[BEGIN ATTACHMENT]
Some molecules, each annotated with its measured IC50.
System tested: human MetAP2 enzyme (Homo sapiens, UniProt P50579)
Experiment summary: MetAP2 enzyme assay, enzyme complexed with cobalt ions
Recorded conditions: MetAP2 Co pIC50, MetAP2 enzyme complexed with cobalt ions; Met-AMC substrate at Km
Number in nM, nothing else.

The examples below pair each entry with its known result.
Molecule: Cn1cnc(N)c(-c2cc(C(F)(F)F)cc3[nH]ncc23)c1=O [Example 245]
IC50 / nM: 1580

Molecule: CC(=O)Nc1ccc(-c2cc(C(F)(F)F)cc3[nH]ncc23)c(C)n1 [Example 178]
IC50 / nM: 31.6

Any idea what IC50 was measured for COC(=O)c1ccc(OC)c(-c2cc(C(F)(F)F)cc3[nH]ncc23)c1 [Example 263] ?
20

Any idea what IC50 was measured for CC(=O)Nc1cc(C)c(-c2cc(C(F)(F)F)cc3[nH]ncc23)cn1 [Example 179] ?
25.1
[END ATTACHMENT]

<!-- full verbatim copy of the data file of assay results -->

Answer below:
Some molecules, each annotated with its measured IC50.
System tested: human MetAP2 enzyme (Homo sapiens, UniProt P50579)
Experiment summary: MetAP2 enzyme assay, enzyme complexed with cobalt ions
Recorded conditions: MetAP2 Co pIC50, MetAP2 enzyme complexed with cobalt ions; Met-AMC substrate at Km
Number in nM, nothing else.

The examples below pair each entry with its known result.
Molecule: Cn1cnc(N)c(-c2cc(C(F)(F)F)cc3[nH]ncc23)c1=O [Example 245]
IC50 / nM: 1580

Molecule: CC(=O)Nc1ccc(-c2cc(C(F)(F)F)cc3[nH]ncc23)c(C)n1 [Example 178]
IC50 / nM: 31.6

Any idea what IC50 was measured for COC(=O)c1ccc(OC)c(-c2cc(C(F)(F)F)cc3[nH]ncc23)c1 [Example 263] ?
20

Any idea what IC50 was measured for CC(=O)Nc1cc(C)c(-c2cc(C(F)(F)F)cc3[nH]ncc23)cn1 [Example 179] ?
25.1